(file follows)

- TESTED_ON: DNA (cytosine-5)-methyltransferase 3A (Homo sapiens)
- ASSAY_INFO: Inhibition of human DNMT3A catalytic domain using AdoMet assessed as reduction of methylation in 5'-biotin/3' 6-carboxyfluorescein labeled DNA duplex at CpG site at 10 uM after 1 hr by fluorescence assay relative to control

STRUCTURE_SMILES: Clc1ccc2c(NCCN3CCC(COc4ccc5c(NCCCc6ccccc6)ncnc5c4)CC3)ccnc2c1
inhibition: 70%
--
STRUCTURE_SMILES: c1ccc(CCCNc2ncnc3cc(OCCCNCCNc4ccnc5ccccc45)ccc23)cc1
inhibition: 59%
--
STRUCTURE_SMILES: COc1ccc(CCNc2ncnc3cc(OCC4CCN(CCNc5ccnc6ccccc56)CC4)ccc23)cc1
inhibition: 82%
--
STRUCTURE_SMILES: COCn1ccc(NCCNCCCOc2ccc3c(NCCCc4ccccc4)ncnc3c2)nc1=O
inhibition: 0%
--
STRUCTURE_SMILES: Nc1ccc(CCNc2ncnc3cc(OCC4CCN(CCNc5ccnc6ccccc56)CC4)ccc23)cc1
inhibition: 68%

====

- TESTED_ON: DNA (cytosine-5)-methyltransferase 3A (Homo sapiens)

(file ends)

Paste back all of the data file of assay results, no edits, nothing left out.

- TESTED_ON: DNA (cytosine-5)-methyltransferase 3A (Homo sapiens)
- ASSAY_INFO: Inhibition of human DNMT3A catalytic domain using AdoMet assessed as reduction of methylation in 5'-biotin/3' 6-carboxyfluorescein labeled DNA duplex at CpG site at 10 uM after 1 hr by fluorescence assay relative to control

STRUCTURE_SMILES: Clc1ccc2c(NCCN3CCC(COc4ccc5c(NCCCc6ccccc6)ncnc5c4)CC3)ccnc2c1
inhibition: 70%
--
STRUCTURE_SMILES: c1ccc(CCCNc2ncnc3cc(OCCCNCCNc4ccnc5ccccc45)ccc23)cc1
inhibition: 59%
--
STRUCTURE_SMILES: COc1ccc(CCNc2ncnc3cc(OCC4CCN(CCNc5ccnc6ccccc56)CC4)ccc23)cc1
inhibition: 82%
--
STRUCTURE_SMILES: COCn1ccc(NCCNCCCOc2ccc3c(NCCCc4ccccc4)ncnc3c2)nc1=O
inhibition: 0%
--
STRUCTURE_SMILES: Nc1ccc(CCNc2ncnc3cc(OCC4CCN(CCNc5ccnc6ccccc56)CC4)ccc23)cc1
inhibition: 68%

====

- TESTED_ON: DNA (cytosine-5)-methyltransferase 3A (Homo sapiens)